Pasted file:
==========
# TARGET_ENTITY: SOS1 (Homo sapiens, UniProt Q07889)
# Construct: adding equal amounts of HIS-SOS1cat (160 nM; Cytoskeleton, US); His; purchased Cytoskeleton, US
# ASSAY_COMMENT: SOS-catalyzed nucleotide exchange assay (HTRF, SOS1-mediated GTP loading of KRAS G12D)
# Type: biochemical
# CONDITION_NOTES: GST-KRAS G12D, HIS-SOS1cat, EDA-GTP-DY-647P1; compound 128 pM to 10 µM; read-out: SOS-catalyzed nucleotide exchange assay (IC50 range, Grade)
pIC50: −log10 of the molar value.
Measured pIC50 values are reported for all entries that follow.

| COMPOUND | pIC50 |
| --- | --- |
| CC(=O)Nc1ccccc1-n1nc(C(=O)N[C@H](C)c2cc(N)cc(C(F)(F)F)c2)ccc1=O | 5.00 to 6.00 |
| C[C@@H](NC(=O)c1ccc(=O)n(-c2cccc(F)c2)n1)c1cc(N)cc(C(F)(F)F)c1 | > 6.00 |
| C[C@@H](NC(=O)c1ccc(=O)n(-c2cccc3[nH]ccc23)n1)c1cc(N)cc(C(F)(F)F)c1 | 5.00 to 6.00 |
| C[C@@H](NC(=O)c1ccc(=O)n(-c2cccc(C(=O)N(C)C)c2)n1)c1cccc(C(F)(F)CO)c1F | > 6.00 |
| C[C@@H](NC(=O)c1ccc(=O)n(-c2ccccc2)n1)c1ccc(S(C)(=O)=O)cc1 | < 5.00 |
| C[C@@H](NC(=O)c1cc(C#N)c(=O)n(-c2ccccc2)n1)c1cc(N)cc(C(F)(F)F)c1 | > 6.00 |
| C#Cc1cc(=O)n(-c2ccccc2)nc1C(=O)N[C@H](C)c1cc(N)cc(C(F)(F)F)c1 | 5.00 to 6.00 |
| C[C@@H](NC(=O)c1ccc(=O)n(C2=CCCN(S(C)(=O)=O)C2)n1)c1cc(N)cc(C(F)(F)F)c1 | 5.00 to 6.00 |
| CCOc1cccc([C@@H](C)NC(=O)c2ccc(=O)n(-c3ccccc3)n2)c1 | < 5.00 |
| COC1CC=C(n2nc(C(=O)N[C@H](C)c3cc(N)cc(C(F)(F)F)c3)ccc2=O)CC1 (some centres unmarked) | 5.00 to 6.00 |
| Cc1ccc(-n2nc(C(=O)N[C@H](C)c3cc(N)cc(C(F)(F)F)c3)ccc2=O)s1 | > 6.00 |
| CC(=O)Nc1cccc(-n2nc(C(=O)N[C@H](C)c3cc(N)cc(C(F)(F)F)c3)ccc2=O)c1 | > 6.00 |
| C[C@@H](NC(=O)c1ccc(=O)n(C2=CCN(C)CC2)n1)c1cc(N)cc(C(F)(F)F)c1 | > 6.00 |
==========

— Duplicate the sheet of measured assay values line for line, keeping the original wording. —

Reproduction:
# TARGET_ENTITY: SOS1 (Homo sapiens, UniProt Q07889)
# Construct: adding equal amounts of HIS-SOS1cat (160 nM; Cytoskeleton, US); His; purchased Cytoskeleton, US
# ASSAY_COMMENT: SOS-catalyzed nucleotide exchange assay (HTRF, SOS1-mediated GTP loading of KRAS G12D)
# Type: biochemical
# CONDITION_NOTES: GST-KRAS G12D, HIS-SOS1cat, EDA-GTP-DY-647P1; compound 128 pM to 10 µM; read-out: SOS-catalyzed nucleotide exchange assay (IC50 range, Grade)
pIC50: −log10 of the molar value.
Measured pIC50 values are reported for all entries that follow.

| COMPOUND | pIC50 |
| --- | --- |
| CC(=O)Nc1ccccc1-n1nc(C(=O)N[C@H](C)c2cc(N)cc(C(F)(F)F)c2)ccc1=O | 5.00 to 6.00 |
| C[C@@H](NC(=O)c1ccc(=O)n(-c2cccc(F)c2)n1)c1cc(N)cc(C(F)(F)F)c1 | > 6.00 |
| C[C@@H](NC(=O)c1ccc(=O)n(-c2cccc3[nH]ccc23)n1)c1cc(N)cc(C(F)(F)F)c1 | 5.00 to 6.00 |
| C[C@@H](NC(=O)c1ccc(=O)n(-c2cccc(C(=O)N(C)C)c2)n1)c1cccc(C(F)(F)CO)c1F | > 6.00 |
| C[C@@H](NC(=O)c1ccc(=O)n(-c2ccccc2)n1)c1ccc(S(C)(=O)=O)cc1 | < 5.00 |
| C[C@@H](NC(=O)c1cc(C#N)c(=O)n(-c2ccccc2)n1)c1cc(N)cc(C(F)(F)F)c1 | > 6.00 |
| C#Cc1cc(=O)n(-c2ccccc2)nc1C(=O)N[C@H](C)c1cc(N)cc(C(F)(F)F)c1 | 5.00 to 6.00 |
| C[C@@H](NC(=O)c1ccc(=O)n(C2=CCCN(S(C)(=O)=O)C2)n1)c1cc(N)cc(C(F)(F)F)c1 | 5.00 to 6.00 |
| CCOc1cccc([C@@H](C)NC(=O)c2ccc(=O)n(-c3ccccc3)n2)c1 | < 5.00 |
| COC1CC=C(n2nc(C(=O)N[C@H](C)c3cc(N)cc(C(F)(F)F)c3)ccc2=O)CC1 (some centres unmarked) | 5.00 to 6.00 |
| Cc1ccc(-n2nc(C(=O)N[C@H](C)c3cc(N)cc(C(F)(F)F)c3)ccc2=O)s1 | > 6.00 |
| CC(=O)Nc1cccc(-n2nc(C(=O)N[C@H](C)c3cc(N)cc(C(F)(F)F)c3)ccc2=O)c1 | > 6.00 |
| C[C@@H](NC(=O)c1ccc(=O)n(C2=CCN(C)CC2)n1)c1cc(N)cc(C(F)(F)F)c1 | > 6.00 |